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Rescuing Mutant CFTR: A Multi-task Approach to a Better Outcome in Treating Cystic Fibrosis

[ Vol. 19 , Issue. 19 ]

Author(s):

Margarida D. Amaral and Carlos M. Farinha   Pages 3497 - 3508 ( 12 )

Abstract:


Correcting multiple defects of mutant CFTR with small molecule compounds has been the goal of an increasing number of recent Cystic Fibrosis (CF) drug discovery programmes. However, the mechanism of action (MoA) by which these molecules restore mutant CFTR is still poorly understood, in particular of CFTR correctors, i.e., compounds rescuing to the cells surface the most prevalent mutant in CF patients - F508del-CFTR. However, there is increasing evidence that to fully restore the multiple defects associated with F508del-CFTR, different small molecules with distinct corrective properties may be required.

Towards this goal, a better insight into MoA of correctors is needed and several constraints should be addressed. The methodological approaches to achieve this include: 1) testing the combined effect of compounds with that of other (non-pharmacological) rescuing strategies (e.g., revertants or low temperature); 2) assessing effects in multiple cellular models (non-epithelial vs epithelial, non-human vs human, immortalized vs primary cultures, polarized vs non polarized, cells vs tissues); 3) assessing compound effects on isolated CFTR domains (e.g., compound binding by surface plasmon resonance, assessing effects on domain folding and aggregation); and finally 4) assessing compounds specificity in rescuing different CFTR mutants and other mutant proteins.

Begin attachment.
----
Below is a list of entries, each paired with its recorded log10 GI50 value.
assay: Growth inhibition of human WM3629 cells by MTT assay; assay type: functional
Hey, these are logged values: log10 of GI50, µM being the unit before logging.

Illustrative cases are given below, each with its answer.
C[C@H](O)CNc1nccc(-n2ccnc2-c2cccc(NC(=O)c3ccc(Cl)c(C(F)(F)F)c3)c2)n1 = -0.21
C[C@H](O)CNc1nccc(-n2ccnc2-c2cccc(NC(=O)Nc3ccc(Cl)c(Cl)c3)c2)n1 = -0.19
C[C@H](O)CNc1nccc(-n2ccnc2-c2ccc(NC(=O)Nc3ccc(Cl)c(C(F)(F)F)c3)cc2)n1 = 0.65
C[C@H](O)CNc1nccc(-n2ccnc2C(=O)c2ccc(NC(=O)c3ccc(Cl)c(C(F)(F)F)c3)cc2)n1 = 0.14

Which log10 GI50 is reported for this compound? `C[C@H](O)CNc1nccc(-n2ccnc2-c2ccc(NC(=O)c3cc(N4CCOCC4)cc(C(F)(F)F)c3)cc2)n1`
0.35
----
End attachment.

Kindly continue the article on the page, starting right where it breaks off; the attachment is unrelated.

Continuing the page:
These topics are reviewed and discussed here so as to provide a state-of-the art review on how to combine multiple ways of rescuing mutant CFTR to the ultimate benefit of CF patients.

Keywords:

Cystic fibrosis, F508del-CFTR, rescue, correctors, potentiators, endoplasmic reticulum retention, traffic mutant, misfolding protein.

Affiliation:

BioFiG - Center for Biodiversity, Functional and Integrative Genomics, Department of Chemistry & Biochemistry, Faculty of Sciences, University of Lisboa, Campo Grande, C8 bdg, 1749-016 Lisboa, Portugal.



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